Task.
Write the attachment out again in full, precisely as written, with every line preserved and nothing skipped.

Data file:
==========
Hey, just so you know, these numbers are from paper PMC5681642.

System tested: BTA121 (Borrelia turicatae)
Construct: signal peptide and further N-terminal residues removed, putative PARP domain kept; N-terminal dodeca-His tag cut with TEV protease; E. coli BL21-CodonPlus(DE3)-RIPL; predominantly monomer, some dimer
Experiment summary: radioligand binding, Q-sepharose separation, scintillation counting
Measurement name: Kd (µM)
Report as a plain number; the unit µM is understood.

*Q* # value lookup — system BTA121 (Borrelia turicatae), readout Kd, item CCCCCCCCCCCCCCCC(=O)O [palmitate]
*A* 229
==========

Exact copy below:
Hey, just so you know, these numbers are from paper PMC5681642.

System tested: BTA121 (Borrelia turicatae)
Construct: signal peptide and further N-terminal residues removed, putative PARP domain kept; N-terminal dodeca-His tag cut with TEV protease; E. coli BL21-CodonPlus(DE3)-RIPL; predominantly monomer, some dimer
Experiment summary: radioligand binding, Q-sepharose separation, scintillation counting
Measurement name: Kd (µM)
Report as a plain number; the unit µM is understood.

*Q* # value lookup — system BTA121 (Borrelia turicatae), readout Kd, item CCCCCCCCCCCCCCCC(=O)O [palmitate]
*A* 229